Rehabilitation of a Yogi: Wisdom and Power on the Path
May 10, 2011 § 2 Comments
What is wisdom? What is power? Prajna, true seeing or discernment, is available to us in each moment. Sometimes working with strong emotions can be a powerful tool for connecting with one’s innate wisdom.
The Wisdom of Anger
I’m annoyed. The world is fucking annoying. Angry painful thoughts, voices shouting inside my head. Might be better off dead. Can’t stand it. Hurting myself again and again, emotional masochism. Whips, chains, handcuffs, vicious instruments of torture, shackles, unkind words, slap of the palm on the flesh, my subconscious oozing venom from every orifice. Gushing forth hate and fear, anger and sorrow. Until tomorrow.
When I wake up to face the day, unafraid. Content with the fear, awake to the Truth, the ultimate Dharma, the reality of Oneness. There is no separation between us except for that which we create, our ideas of “me”, “us” and “the world”.
This post is brought to you by Mata Kali, the God of Anger and Transformation. She is anger and righteousness manifest. I am angry. I am Kali. Something got stirred up in me yesterday, a tight anxious unsettled feeling. Like I never get what I want. Why is that? Nothing ever works out for me. And why can I never get exactly that experience which I want?
I want. I want. I want. Longing. Fucking longing. The painful empty clenching grasping knowing groaning yearning. For what? Just something different than what is.
As a Buddhist I think that’s pretty silly really. As a Jew I think we never get what want. As a Christian I think, please Jesus save me! But these are all just thoughts. I’m floating on top a giant wave of anger, tidal forces lifting me up toward the moon. Do Buddhists swear? Is it ok? Fuck yes!
That’s the beauty of free will – I can create my life or I can fuck up my life all I want. And I can do the same with countless lives along the back-and-forward stretch of time (if you believe in reincarnation). No one can stop me from making a royal mess of the whole thing. Or a royal treasure.
The Power of No
In my daily morning meditation there is ample opportunity to practice refraining, the power of No. As seductive sweet tender noisy thoughts appear, I practice “touch and go”. Touch the thought, and let it go. Often there is a strong pull, that’s shenpa coming into focus. It can sound like, “damn, I really want to think this sexy thought”. Or, “it’s imperative that I keep thinking through this work issue”. Or, “I must get to the bottom of this terrible fearful thought”.
It doesn’t actually matter what the content of the thought it, in meditation we get to practice (very gently) saying “Not now” or “No thank you”. We recall that the practice, just for this short period of time, is to come back to breath. Notice the thought, touch it, and come back to the breath, to present moment body awareness.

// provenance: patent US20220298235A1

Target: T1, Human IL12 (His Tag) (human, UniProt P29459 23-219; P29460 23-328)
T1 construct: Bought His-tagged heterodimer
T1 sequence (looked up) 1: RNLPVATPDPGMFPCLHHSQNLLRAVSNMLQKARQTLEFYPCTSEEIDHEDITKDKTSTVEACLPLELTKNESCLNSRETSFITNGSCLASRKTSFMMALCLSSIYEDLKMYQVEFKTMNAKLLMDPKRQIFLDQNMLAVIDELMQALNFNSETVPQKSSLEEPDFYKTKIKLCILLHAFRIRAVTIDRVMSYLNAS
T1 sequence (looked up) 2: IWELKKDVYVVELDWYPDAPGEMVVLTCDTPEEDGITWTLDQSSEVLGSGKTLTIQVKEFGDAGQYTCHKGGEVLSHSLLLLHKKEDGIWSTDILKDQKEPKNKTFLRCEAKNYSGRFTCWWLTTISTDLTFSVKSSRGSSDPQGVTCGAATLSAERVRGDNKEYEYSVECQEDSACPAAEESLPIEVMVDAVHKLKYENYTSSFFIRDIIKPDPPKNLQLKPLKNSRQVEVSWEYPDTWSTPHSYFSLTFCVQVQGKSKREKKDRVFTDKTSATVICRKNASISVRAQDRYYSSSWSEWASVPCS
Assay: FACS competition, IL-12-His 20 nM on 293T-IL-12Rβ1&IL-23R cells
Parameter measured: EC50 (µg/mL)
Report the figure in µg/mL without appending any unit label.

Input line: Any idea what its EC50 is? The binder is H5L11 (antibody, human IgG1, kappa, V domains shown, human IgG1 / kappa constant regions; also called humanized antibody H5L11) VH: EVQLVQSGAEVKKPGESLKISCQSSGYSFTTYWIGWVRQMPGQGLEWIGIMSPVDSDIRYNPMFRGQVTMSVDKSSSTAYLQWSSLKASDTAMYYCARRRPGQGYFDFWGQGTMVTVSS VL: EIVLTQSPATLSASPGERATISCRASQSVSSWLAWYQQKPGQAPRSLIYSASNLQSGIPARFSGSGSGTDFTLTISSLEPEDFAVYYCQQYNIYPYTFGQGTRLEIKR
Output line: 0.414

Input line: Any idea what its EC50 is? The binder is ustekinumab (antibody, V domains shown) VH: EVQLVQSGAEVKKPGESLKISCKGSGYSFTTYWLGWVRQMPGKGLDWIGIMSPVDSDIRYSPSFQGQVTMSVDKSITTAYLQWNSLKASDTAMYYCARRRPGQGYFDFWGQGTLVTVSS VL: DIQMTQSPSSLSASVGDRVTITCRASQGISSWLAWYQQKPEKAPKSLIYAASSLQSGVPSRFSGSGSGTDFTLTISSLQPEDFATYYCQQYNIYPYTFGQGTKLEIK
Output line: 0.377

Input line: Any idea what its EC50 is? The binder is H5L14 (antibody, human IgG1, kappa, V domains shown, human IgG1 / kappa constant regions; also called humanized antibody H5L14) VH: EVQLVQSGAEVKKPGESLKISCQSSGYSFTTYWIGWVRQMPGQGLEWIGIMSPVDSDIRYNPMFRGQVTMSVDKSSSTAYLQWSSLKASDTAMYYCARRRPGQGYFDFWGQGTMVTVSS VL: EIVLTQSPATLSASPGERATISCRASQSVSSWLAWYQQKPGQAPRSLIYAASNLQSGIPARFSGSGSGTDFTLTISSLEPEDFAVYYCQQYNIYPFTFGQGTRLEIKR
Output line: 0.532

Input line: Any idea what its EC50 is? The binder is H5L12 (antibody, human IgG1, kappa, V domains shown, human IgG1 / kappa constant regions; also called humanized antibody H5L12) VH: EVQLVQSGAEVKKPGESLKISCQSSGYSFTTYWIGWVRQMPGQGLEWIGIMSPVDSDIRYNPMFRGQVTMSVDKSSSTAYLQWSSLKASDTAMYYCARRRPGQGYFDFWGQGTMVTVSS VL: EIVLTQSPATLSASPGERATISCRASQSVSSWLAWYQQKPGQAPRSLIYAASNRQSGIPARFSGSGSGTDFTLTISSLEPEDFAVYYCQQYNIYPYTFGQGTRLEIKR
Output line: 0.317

During the morning sit, my dog Hershey often gets impatient. She makes little whiny noises like, “Come on! Aren’t you done yet? I want to play! I want to play NOW!”
When I don’t respond to the keening she comes around to sit right in front of me, blocking the spot on my yoga mat where my gaze is stuck… er, resting. This gives rise to tension, anxiety, I notice small internal explosions of exasperation. And I stay. She sits and stares at me with longing, with disdain, with frustration, with hope and finally she puts her head down onto her paws. She waits for me to finish. We wait for the timer bell to sound indicating the finish line for this period of meditation.
The breath is there, the dog is there, all the possibilities in the world are there of jumping up, making coffee, taking a shower, having breakfast, picking today’s outfit, and going for a walk (Hershey would like nothing better). But instead of doing any of those things the two of us stay on my purple yoga mat until the timer goes off.
Then we’re off to the races… cuddling, wrestling, running, jumping, dancing, singing, stretching, shaking it off, a perfect storm of physical action after a short period of relative inaction.
The power of no is in connecting to the truth of what is really happening. If we recognize the Divine as simply What Is then saying no to habitual action, saying no to distraction, saying no to old thought patterns, saying no… well it’s actually saying yes. Yes to now. Yes to what is. Yes to the breath. We practice saying no in order to embrace the truth of our divine wisdom and power in the really real right now.
Rehabilitation of a Yogi is the story of my quest to find contentment with reality and embrace self care. I battle the demons of Should, Must and Have To as I search for the truth, the Dharma of my relationship with self. Contact me with questions.